David S. Weaver, director of .the
Agricultural Extension Service, said
that "In real sense, this new
program will be the "voice of State
College' wherever it Is heard -. . .
It will be timely, informal, interest
ing and Informative."
Information about local stations
carrying Hhe Tar Heel Farm Hour
can be obtained from county farm
agents or at local radio stations.
tree and post paid by addressing a
card to Public Relations, N. C Dept
of Motor Vehicles, Raleigh. y
CPU DANIEL CRUSE
FORT BENNING, Ga. .Army
CpL Daniel Cruse ,Jr, whose wife
and parents live on-Route 2, War-
saw, N. C is now making prepara
tion at Fort Benning, Ga, to partici
pate In Exercise Flash Burn. . .
Scheduled to take place at Fort
Bragg, N. C in April and May,
Flash Burn will, give more than
.Tfce Tetal Wntbt it the Iumms n on
I OUMONO UflMI FAIR ,
rV I OUHOND BRtDAl FAIR , 'JL
Cesnisrel O flaflf' ;
! .! I J II
INTERNATIONAL TRUCKS FARMALl
TRACTORS FARM IMPLEMENTS
S t I 'ill lir
MACHINERY COMPANY, INC kinston,north Carolina-phone4176
O OFFICE SUPPLIES & EQUIPMENT g
2 Kinston, N. C. O
o ' 2
John H. Carter Company
O Phone 3133
, i ; I t
atloued r r "t T nlng -a - a
jquad 1 ij. ' UZh Trans
portation "n will help to pro-
vHe mt fe u: t for troops and
sui'plles Cjriiij we lijge-acale train.
tog maiiv'aver. ; "J : :'
Hp entured the Army In December
195L and served with the 70th En
gineer Depot Company -in Korea
before his present assignment
i. 1 i , J 1 t t 1
i . . i '. : 1 -
C-ecf "!r 1' ' el-j, ...a
at Fort IS. C
A m"tiber of I'w? MiKrt'"s le
tachii.uut in the' (.a, i.e. i-a-.'-H
is a Finance Clerk in t' e I IvUon
Post Cilice. He is the son of I.-r. and
Mrs. Franx Gandlia of Route X
Loose conduct get many people
in a tight spot 4 "
LaJi JssLwJ U Li L Jl
a.s. a i . . m aa ' , , '
no mora amorcei
', . No More Fumes!
No More Vtnt pipes!
No More Lines To Level!
Lifeline DUnnEfl Guarantee
felly actinatic control
J1L TIZI3 A3 r.CHE 7ITJS J
u Just ask one of our thousands 6i
users" . . . then . . ,
X , '
See It At
DeVane Gas & Appliance Co.
CLINTON, N. C.
cw ovaflabla mt Ford Pickup MM MM0MIK HIYI avaSobb (or Ford UtU mm Mm tmiM oibto ok iwm Mo Joe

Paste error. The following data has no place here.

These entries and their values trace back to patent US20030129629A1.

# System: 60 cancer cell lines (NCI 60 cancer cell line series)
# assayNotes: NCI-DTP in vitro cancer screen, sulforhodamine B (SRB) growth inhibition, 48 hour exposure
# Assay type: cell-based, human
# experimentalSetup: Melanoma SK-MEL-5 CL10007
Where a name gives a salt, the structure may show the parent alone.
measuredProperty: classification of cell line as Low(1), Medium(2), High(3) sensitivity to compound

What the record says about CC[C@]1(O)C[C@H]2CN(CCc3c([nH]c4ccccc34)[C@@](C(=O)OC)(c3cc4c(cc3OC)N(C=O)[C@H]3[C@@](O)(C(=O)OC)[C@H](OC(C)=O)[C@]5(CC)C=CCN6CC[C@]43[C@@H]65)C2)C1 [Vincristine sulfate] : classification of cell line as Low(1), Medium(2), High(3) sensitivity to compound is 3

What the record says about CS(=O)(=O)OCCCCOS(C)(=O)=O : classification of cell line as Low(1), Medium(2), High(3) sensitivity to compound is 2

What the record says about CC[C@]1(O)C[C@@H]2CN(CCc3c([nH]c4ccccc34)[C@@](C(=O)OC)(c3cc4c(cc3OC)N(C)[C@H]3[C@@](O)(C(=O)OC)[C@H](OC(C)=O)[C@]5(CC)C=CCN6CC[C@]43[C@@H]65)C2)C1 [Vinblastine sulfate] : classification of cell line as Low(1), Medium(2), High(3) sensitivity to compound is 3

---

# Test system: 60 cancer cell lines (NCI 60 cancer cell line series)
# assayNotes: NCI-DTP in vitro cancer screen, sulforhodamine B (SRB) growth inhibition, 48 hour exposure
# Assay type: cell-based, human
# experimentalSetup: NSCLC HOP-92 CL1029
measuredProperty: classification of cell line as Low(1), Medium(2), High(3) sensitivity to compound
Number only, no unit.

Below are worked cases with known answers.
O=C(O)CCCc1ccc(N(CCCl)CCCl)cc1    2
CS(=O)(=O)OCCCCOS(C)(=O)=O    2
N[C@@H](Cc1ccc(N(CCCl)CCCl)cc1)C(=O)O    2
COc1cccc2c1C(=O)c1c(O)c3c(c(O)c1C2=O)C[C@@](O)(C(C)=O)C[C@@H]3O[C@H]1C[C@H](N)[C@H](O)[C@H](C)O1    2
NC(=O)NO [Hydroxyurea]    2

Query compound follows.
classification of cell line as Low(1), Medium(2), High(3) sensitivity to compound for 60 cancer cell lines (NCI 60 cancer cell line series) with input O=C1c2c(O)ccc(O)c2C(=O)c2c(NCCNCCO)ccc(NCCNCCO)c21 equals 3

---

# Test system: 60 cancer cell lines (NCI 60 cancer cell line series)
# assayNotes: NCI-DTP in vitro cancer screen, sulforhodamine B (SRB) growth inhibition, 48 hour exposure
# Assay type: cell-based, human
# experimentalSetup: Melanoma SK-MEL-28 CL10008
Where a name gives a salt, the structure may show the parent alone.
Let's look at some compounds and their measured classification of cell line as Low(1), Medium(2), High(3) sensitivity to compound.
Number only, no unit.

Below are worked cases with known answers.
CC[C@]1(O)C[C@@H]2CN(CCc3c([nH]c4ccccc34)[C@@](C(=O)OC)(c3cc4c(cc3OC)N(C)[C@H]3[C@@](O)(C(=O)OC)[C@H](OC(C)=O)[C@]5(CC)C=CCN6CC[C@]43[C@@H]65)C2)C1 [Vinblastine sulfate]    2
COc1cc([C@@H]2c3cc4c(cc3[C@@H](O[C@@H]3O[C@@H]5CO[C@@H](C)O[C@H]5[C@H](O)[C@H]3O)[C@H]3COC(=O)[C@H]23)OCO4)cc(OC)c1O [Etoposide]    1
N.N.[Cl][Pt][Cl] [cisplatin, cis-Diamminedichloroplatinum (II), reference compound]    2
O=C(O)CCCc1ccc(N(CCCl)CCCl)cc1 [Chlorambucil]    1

' mtoMd Yov tan en drivtofl - P-330 Pared pafcmry (jbewn). Futy atloiuHc, euri inodtU Cud itiarfag effert at aw as 75. P-900
b mp to a4oKfk aaihrf iroe-and-ao Hom. Ya karvdU bigsw rooto oulckwl (ihewnl, OVW 2700 Km, OCW S5fiOO M.
,Tptv ... ' ; ..r':':;,--y ' '
nn . . n n n no
NEW POWB MARS now
(ihowni and ml "M-ron'
Bail yowr o(ipln It up
m MS-lT mm
US, , U Modal P-2J0 bhewn), OVW 6,900 he.
MM fOBJOaUTK HIVI mOoU ki dl Perd
and 1-ton nkmM for '34. Pngy aiHoiuth as
Mlqhtitt coBcoafrcrffan o J
Ddww skaV iUt Ltttt '
1 v I -
f , .S f mere True Feir Vtou Monesl
lOW FlrOIOHl " j
New: . '
Lb Deaflledt Deslpsl
TiOWJ FORD gives you new greater power-.
' . " ' l vy , Vw' V J' """V mal3r-diflplAcenient engineat that need
" w - , .. f . .- "leea gas are ttow yourt in ALL Ford's more
'''' m roimn ned'Maw'Coo' . anr laaotT-suiiT a-wnnm, p lo dojoo ib.v .iban.22Q txtek tacelst v i
' imoni. Mm C-900, 55)00 tbt. OCW," KaiHt OYWI To hal badi bal Nitt to al TfffM rmUAHVI ' k
35-11. haat-lmtt Iraltort In mry ftatal Ptow Statatl th Ford-b Mndem onto mod. ere n IKH'lt tCONOAITf -
DrfwW Cob, Mi-wid Mori , , j , prkd wMi Hw IowmM , w - New economy under the hood I New Ford
y' -l ' if I ' V ', Li&'!&& Cabs Veep' drivers fresh boost
; v: ' li- aT a'i,m IT- , operating economy! yVith new Ford factory-
W f)(7l4m) ifr VCO' art?,,, - tanJom axle 6-Wheelera, Ford give
V UJ I , A C ; i n 0 ,.. you economy of greater capacities! .